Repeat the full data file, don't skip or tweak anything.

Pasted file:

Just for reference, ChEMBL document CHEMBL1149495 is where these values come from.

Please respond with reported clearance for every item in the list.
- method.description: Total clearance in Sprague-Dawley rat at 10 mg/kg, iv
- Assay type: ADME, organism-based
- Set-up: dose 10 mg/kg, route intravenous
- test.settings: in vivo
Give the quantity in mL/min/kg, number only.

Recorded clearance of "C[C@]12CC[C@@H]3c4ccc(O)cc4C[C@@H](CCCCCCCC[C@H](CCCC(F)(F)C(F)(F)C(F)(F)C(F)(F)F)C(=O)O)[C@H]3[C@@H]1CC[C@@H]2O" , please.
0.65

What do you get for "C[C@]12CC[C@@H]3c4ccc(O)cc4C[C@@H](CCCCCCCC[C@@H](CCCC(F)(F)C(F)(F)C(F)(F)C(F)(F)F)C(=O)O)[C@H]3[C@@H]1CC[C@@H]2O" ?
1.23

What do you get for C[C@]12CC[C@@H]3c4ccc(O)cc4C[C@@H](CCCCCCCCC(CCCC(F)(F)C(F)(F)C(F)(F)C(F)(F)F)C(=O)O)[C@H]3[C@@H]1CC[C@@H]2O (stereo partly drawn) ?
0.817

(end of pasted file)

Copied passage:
Just for reference, ChEMBL document CHEMBL1149495 is where these values come from.

Please respond with reported clearance for every item in the list.
- method.description: Total clearance in Sprague-Dawley rat at 10 mg/kg, iv
- Assay type: ADME, organism-based
- Set-up: dose 10 mg/kg, route intravenous
- test.settings: in vivo
Give the quantity in mL/min/kg, number only.

Recorded clearance of "C[C@]12CC[C@@H]3c4ccc(O)cc4C[C@@H](CCCCCCCC[C@H](CCCC(F)(F)C(F)(F)C(F)(F)C(F)(F)F)C(=O)O)[C@H]3[C@@H]1CC[C@@H]2O" , please.
0.65

What do you get for "C[C@]12CC[C@@H]3c4ccc(O)cc4C[C@@H](CCCCCCCC[C@@H](CCCC(F)(F)C(F)(F)C(F)(F)C(F)(F)F)C(=O)O)[C@H]3[C@@H]1CC[C@@H]2O" ?
1.23

What do you get for C[C@]12CC[C@@H]3c4ccc(O)cc4C[C@@H](CCCCCCCCC(CCCC(F)(F)C(F)(F)C(F)(F)C(F)(F)F)C(=O)O)[C@H]3[C@@H]1CC[C@@H]2O (stereo partly drawn) ?
0.817